A Small Family Business at the Chichester Festival Theatre
Alan Ayckbourn's award-winning play, A Small Family Business, was first performed in 1987, and this new production, as part of the Chichester Festival's summer season, bears all the hallmarks of the era in which the play was born.
If, therefore, you don't happen to be an eighties fan or throwback, prepare to be irritated by the Boy George interludes and references to the likes of “top” shoulder-padded fashion, high-tech watches and the “war on drugs”. These are after all, at worst, minor irritations in the face of a classic Ayckbourn comedy-cum-morality tale. And, in truth, the “me” decade of yuppie greed couldn't be more appropriate for the story.
Jack (Nigel Planer) is an honest, hard-working, law-abiding bloke, and one who thoroughly deserves the good fortune that appears to befall him when the play opens with a family gathering to celebrate Jack's inheriting of the family furniture business. But this is Ayckbourn-land, mind. Though the family may seem a typical suburban family and the house a typical suburban house, they are anything but.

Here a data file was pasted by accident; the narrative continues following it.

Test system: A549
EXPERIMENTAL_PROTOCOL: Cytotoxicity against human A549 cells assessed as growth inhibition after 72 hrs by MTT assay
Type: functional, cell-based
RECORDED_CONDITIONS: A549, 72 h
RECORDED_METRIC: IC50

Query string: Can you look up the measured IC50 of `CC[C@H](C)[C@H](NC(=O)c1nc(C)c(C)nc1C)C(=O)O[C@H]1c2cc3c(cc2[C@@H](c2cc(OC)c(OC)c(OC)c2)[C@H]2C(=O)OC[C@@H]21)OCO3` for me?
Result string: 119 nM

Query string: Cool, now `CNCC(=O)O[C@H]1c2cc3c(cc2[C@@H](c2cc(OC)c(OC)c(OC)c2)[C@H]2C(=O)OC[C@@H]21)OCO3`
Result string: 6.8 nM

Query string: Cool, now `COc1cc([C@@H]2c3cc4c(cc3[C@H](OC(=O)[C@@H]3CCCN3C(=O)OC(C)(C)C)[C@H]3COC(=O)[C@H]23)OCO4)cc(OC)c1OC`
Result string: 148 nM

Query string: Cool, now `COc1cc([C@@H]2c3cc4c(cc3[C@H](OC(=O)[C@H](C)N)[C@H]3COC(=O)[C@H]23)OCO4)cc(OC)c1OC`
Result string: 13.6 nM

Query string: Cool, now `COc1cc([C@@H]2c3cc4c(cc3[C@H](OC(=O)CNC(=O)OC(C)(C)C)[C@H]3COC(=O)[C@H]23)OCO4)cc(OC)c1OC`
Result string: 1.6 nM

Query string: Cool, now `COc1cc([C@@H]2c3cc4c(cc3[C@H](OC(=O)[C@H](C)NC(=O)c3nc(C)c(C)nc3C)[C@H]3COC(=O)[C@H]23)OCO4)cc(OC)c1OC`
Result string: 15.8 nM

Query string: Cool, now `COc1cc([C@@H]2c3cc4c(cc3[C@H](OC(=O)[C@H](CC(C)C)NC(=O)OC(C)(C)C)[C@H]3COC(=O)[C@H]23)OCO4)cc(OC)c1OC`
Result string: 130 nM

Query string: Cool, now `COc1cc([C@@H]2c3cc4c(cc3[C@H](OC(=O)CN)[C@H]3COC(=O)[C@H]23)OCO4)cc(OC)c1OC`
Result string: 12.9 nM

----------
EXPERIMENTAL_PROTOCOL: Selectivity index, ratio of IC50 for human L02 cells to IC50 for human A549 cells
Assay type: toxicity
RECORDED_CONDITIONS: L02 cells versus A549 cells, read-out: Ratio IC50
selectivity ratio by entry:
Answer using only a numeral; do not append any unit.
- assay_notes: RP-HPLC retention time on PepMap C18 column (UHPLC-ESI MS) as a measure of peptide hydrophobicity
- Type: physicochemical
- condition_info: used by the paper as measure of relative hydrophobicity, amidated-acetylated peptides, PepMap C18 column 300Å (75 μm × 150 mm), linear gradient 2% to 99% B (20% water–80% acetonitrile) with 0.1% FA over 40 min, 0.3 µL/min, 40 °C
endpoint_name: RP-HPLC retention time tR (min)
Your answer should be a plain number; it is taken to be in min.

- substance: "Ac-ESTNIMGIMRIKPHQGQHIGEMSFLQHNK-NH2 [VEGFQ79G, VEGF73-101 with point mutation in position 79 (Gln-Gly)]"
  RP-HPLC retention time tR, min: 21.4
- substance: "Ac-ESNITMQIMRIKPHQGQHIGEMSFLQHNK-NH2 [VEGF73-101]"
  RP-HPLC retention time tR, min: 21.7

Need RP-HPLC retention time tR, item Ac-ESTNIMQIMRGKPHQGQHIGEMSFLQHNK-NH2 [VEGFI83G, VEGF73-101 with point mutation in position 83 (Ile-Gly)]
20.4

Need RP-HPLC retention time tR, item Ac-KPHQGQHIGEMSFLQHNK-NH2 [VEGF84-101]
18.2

The arrival of a private investigator, who accuses Jack's teenaged daughter of shoplifting, is the first indication that things are not quite so normal as they seem. Revelations unfold thick and fast, and it soon becomes apparent just why Jack's Jaguar-driving brother happily turns a blind eye to his wife's sexual antics with the black marketeering Rivetti brothers and why Jack's own wife is so peeved at their lack of creature comforts.
The “small family business” of the title is corrupt through and through, and it's up to Jack to turn it around. But will he succeed, against all the odds, in transforming it into a decent family concern once again? Can he resist the temptations for an easier if shadier life? And can he trust his own family while he attempts to do so?
Director Rachel Kavanaugh cranks up the comic pace as the characters do moral battle across Francis O Connor s serviceable four-in-one house set.
Amongst the strong ensemble cast, Planer comes up trumps. Although he's probably best known for his role in TV's The Young Ones, Planer's recent run in the West End's demonstrated his considerable adaptability as an actor – and this role confirms it. He is engaging throughout, with a strong, clear voice that achieves maximum projection.
A Small Family Business provides a highly entertaining while also thought-provoking evening. And it shines as one of the Festival's summer highlights.